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Memories of Raley

by Oscar Carlson
Chief Mountain Country" pages 74 - 75

In 1910 a freight train leaving Lethbridge with a passenger coach attached took four hours to reach Raley. (God must have made this train as He made everything "that creepeth on the face of the earth"). That spring a post office was opened in a farm house. Southwest of Raley was an area known as "Gumbo Flats" where there were several sections of pasture land used for sheep grazing during these summers. Badgers were plentiful and farmers killed many.

A Presbyterian minister rode horseback from Cardston and held services in a farm house sitting room on Sunday afternoons. Different denominations took part. One Sunday it had to be held in a kitchen. A thunder storm came up and the hail made such a noise on the roof the service had to be cut short.

People drove over frozen lakes during winter in home-made cutters with heated rocks wrapped in blankets to keep their feet from freezing.

Men used horses for field work and some wives drove to Cardston to get the plough shares sharpened. Farmers did not have many granaries to store grain. Any empty space in the home was used. One home had wheat in a room and when seeding time came the fanning mill was put through the window and the seed cleaned in the bedroom.

During World War 1, farm help was difficult to get and sometimes as many as five different nationalities were working on the same farm. People did not have cars, radios, or telephones. It was a luxury to have a gramaphone.

Some of the people hauled water for their homes in a barrel covered with a sack kept in place by a metal band.

The following is a brief sketch of a few of the families in the early Raley district. Oscar Carlson was born August 21, 1902. Oscar and his mother Anna Charlotta Carlson immigrated to Raley, Alberta in 1905. They came to Spring Coulee station on the A.R. & I narrow track railway train, (Alberta Railway & Irrigation Co.) later taken over by the C.P.R. The end of the line was at the St. Mary River's edge northeast of Cardston. Later a railway bridge was built there. Passengers were taken from that point to Cardston by coach.

Mrs. Anna Carlson had a job housekeeping and cooking for L. H. Jelliff and hired help. Mr. Jelliff, who settled on section 15, acquired and had interest in some 6 sections of land. Later in the 1920's he became the U.F.A. member of parliament at Ottawa, and served in this capacity for 12 years.

The Raley school No. 2099 was built about 1910. Sam Carson did a great deal of the construction work. The school was built on the corner of the Earl Church land. N.W. I/4 9 T. 4 R. 24 W4-just east of the Raley elevators. The first pupils in the school were Elwood Church, Oscar Carlson, Florence Church, Marion Flock, Bernice Flock, Frances Cooper, and two other boys. The first teacher was Miss Annie Rooney. She was Irish and some of the students had trouble understanding her Irish brogue.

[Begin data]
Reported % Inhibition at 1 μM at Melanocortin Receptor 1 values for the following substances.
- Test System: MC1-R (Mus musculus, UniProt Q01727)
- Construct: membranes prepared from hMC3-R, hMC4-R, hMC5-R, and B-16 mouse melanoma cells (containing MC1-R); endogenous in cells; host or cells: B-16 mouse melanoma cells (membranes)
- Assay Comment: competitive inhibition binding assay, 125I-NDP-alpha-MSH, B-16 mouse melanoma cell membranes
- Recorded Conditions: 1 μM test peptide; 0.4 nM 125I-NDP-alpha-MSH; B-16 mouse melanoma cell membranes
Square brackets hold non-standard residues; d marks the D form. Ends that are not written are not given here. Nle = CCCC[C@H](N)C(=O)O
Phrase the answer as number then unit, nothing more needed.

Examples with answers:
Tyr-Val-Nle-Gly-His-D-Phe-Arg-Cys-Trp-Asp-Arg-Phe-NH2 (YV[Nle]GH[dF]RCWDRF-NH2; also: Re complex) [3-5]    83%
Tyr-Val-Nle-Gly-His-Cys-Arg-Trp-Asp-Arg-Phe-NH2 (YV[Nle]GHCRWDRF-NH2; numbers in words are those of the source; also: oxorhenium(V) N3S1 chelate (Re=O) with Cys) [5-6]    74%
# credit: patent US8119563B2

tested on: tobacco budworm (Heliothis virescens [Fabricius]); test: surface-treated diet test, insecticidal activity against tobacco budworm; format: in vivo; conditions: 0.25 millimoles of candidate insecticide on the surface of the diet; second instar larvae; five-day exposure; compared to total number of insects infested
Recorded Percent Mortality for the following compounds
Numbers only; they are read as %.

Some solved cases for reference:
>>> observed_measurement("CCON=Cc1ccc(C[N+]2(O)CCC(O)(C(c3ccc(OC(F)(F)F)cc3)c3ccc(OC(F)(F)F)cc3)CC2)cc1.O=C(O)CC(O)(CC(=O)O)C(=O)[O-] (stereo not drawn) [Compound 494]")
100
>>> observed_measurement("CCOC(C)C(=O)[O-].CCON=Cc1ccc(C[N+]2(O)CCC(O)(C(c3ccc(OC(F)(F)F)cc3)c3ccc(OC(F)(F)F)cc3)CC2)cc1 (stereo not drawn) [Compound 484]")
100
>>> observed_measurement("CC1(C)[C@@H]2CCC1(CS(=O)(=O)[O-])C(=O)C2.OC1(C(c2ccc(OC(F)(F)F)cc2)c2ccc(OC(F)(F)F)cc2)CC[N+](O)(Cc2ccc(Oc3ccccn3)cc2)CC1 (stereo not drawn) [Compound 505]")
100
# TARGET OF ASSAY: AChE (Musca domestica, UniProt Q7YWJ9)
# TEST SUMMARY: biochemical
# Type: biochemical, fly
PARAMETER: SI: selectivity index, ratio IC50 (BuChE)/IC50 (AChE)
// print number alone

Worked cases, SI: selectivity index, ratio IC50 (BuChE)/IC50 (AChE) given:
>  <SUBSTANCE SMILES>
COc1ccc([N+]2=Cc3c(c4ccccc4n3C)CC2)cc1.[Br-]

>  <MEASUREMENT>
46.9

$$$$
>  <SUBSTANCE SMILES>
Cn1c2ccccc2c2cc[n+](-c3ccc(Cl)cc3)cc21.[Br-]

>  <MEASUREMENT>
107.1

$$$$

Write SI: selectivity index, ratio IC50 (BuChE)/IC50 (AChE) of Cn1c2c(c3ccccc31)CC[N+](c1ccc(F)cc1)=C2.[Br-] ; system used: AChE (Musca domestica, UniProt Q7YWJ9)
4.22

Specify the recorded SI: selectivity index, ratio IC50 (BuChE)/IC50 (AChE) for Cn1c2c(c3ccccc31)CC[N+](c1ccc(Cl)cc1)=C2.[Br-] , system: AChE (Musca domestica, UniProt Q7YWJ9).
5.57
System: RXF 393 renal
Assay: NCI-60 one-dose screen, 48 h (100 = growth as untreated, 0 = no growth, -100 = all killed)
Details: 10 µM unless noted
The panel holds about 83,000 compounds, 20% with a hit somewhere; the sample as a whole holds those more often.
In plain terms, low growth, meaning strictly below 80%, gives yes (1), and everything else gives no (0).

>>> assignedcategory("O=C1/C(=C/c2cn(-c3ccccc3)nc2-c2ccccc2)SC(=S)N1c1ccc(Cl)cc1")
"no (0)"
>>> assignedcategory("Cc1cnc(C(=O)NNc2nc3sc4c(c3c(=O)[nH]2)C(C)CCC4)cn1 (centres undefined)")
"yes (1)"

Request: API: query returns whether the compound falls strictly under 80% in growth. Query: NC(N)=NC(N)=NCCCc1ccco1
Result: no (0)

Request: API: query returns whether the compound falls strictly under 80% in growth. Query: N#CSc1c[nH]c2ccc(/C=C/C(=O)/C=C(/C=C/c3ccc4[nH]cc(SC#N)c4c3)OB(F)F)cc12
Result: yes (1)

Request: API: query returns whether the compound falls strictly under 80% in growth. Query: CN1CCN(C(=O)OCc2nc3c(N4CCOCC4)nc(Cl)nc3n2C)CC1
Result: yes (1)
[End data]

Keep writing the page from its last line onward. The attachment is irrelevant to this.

Alf Darby and his wife Fanny Kemp settled here in 1907. His sister Amy was here also. Alf and Fanny had two sons, Louis and Ralph.

There was Carl "Charlie" Clasen and his wife Emma. They started farming in 1911. They had two daughters, Lillian and Alberta.

Then there was the Robertson ranch. Doctor Robertson came from southern U.S.A. and settled some 3 miles west of Raley close to the St. Mary River. He had one son who died during World War 1. Dr. Robertson raised many cattle and had quite an operation there. The Hutterites came up from the Dakotas in 1915 or 16 and bought his ranch. They named their holdings the West Raley Colony.

Mr. Bob Latelife was on the trail of 1898 and carried a 200 pound pack on his back up to Yukon and Alaska. He struck gold there and collected considerable money. He took a boat that sailed down the coast and went to Seattle.

A family by the name of Church built and developed a nice farmstead in Raley. They were Presbyterians and raised a nice religious family-Elwood, Florence, Cecil and Clarence. One of the two younger boys, Cecil, ate some poison berries in the pasture and died. Mr. Church in time got his leg caught in a grain binder (about 1918 or 19) and died in the hospital.

Mr. and Mrs. H. J. "Butch" Flock and family- Marion, Bernice, Alberta, Stacia, Donald and Margaret were very religious Catholics. They farmed in Raley from 1909 to 1930. They were highly interested in community affairs. They later sold out and moved to Lethbridge.

H. A. Walter settled in Raley district in the early days. His family were: Herbert, Lloyd, Kenneth, Doris, and Hazel.

Joe Workman farmed in Raley district and also played the violin at the old time dances. He was called "fiddler Joe". He had three children-Oral, Geneva, and Ralph.

Then there was the Milligan Bros. who settled close to Raley-Bill, Maurice, Jim and Mike. They were big, huskey, hard-working fellows. They settled "Slabtown" called that because of the type of house construction in those days for low priced housing. Later on, this location was called Raley Farming Company.

Harry Sykes and his wife had a farm two or three miles west of Raley. They had one daughter.

Arthur Sykes and his wife lived a few miles southwest of Harry's place closer to Cardston, on the farm where Don McKay has lived since 1924 to date (1978).

Horace Brandham and wife and two boys-Roy and Merlin-lived on a farm close to the Harry Sykes locality.

In 1913-14 a Messina Sykes cooked and kept house for L. H. Jelliff and later had a millinery shop in Cardston .

Alex Dower Sr. built a small house and lived there for a short time. Alex and Sam Carson were brothers. Alex was killed in World War 1.

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Mary Tollestrup